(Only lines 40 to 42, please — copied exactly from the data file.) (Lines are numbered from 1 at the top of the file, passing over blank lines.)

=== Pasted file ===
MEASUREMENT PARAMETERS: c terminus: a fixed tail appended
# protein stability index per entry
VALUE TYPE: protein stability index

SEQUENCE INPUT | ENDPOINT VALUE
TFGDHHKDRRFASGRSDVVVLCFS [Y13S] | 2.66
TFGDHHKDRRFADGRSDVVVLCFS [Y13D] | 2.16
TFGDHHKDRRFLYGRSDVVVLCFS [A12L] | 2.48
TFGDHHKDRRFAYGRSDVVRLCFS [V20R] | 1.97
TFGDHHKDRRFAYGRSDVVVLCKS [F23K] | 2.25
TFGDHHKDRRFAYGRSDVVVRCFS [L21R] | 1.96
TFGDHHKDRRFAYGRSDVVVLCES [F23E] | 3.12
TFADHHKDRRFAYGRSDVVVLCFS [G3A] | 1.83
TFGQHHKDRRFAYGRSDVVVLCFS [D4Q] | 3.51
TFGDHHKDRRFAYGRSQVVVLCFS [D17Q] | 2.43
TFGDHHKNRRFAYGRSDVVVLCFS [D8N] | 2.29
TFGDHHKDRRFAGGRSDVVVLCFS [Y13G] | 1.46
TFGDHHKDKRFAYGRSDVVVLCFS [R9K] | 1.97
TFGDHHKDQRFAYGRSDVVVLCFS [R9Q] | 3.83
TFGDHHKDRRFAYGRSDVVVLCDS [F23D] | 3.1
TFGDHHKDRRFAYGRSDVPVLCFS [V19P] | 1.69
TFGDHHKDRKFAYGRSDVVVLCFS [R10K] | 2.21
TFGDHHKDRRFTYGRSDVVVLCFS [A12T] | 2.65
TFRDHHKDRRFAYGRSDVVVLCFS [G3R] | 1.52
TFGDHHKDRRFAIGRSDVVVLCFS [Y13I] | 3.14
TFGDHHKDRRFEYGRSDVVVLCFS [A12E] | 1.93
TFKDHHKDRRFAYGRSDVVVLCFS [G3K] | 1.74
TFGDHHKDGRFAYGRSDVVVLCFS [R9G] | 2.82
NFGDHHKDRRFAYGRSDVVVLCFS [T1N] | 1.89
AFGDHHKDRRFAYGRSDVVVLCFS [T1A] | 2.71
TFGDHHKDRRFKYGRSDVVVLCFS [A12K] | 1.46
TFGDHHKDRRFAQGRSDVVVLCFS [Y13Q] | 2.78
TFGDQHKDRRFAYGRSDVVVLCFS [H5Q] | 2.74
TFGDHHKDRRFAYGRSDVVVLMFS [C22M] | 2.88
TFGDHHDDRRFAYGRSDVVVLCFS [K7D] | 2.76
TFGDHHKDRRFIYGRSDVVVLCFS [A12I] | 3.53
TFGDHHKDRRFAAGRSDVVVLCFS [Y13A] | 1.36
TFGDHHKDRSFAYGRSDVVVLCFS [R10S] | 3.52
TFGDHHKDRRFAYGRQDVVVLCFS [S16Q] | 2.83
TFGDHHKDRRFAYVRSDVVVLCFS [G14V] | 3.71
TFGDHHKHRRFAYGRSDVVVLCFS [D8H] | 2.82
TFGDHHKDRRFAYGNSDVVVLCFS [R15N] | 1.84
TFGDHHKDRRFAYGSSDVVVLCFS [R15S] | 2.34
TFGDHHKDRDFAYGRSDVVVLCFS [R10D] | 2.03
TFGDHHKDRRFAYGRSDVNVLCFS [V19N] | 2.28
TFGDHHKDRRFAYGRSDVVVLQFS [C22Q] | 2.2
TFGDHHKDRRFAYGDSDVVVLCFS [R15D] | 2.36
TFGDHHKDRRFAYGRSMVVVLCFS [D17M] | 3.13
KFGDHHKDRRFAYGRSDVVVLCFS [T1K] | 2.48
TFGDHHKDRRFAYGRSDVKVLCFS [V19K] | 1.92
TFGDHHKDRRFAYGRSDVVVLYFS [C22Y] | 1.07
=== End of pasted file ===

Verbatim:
TFGDHHKHRRFAYGRSDVVVLCFS [D8H] | 2.82
TFGDHHKDRRFAYGNSDVVVLCFS [R15N] | 1.84
TFGDHHKDRRFAYGSSDVVVLCFS [R15S] | 2.34